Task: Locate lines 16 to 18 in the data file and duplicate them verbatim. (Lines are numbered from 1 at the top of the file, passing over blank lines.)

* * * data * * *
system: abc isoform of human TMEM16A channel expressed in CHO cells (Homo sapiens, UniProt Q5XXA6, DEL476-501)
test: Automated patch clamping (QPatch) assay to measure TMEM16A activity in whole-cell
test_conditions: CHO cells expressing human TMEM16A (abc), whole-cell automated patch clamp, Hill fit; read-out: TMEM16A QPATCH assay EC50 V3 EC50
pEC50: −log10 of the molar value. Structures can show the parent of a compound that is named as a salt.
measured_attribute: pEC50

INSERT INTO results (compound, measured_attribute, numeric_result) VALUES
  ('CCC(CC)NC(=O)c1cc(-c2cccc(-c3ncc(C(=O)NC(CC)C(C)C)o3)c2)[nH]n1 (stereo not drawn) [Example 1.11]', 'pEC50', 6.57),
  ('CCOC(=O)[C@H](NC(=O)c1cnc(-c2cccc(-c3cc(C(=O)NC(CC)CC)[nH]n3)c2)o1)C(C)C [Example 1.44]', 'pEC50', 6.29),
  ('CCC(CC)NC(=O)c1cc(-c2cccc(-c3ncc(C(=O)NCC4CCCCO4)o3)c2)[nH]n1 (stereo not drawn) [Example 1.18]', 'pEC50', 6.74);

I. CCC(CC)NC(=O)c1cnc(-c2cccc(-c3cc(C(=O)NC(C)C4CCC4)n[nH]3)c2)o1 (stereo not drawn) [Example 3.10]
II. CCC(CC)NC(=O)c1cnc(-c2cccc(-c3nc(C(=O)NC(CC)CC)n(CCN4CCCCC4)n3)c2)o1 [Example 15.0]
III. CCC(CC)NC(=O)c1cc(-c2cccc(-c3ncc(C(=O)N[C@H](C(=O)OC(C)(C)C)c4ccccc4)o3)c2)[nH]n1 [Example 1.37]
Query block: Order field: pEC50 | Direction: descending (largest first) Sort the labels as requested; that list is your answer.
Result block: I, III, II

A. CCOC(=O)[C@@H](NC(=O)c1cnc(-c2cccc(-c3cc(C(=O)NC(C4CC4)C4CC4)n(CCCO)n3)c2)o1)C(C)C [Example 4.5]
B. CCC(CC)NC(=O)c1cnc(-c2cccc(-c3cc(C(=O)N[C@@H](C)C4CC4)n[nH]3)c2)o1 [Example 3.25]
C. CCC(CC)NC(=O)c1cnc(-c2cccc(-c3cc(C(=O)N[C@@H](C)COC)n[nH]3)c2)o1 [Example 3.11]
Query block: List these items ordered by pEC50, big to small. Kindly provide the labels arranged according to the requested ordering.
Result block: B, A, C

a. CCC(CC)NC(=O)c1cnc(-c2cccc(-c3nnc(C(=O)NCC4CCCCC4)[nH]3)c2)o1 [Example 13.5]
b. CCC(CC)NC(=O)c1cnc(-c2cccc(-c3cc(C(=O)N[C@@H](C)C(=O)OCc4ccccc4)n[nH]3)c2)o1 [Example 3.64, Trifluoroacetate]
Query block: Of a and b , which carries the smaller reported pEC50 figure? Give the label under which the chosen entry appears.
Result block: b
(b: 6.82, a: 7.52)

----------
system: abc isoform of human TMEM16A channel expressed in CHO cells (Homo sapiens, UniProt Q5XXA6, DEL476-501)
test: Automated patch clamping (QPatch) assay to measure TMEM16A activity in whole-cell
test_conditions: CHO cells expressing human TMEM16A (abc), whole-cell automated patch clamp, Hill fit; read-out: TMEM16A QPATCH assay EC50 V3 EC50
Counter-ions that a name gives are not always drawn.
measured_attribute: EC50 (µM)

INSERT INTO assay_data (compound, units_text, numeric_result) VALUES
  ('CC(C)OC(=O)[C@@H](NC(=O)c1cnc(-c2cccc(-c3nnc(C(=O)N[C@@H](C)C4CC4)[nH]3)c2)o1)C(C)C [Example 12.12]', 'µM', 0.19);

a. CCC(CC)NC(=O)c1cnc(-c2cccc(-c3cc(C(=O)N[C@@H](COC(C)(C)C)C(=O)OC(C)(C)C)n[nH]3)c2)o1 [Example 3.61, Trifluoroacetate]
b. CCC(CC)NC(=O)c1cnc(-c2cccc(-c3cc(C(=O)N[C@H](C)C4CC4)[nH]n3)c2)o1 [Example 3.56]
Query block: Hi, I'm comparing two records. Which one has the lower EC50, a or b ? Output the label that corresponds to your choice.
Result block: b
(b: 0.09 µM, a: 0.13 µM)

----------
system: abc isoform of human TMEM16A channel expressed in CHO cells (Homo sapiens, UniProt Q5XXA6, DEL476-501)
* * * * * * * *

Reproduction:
B. CCC(CC)NC(=O)c1cnc(-c2cccc(-c3cc(C(=O)N[C@@H](C)C4CC4)n[nH]3)c2)o1 [Example 3.25]
C. CCC(CC)NC(=O)c1cnc(-c2cccc(-c3cc(C(=O)N[C@@H](C)COC)n[nH]3)c2)o1 [Example 3.11]
Query block: List these items ordered by pEC50, big to small. Kindly provide the labels arranged according to the requested ordering.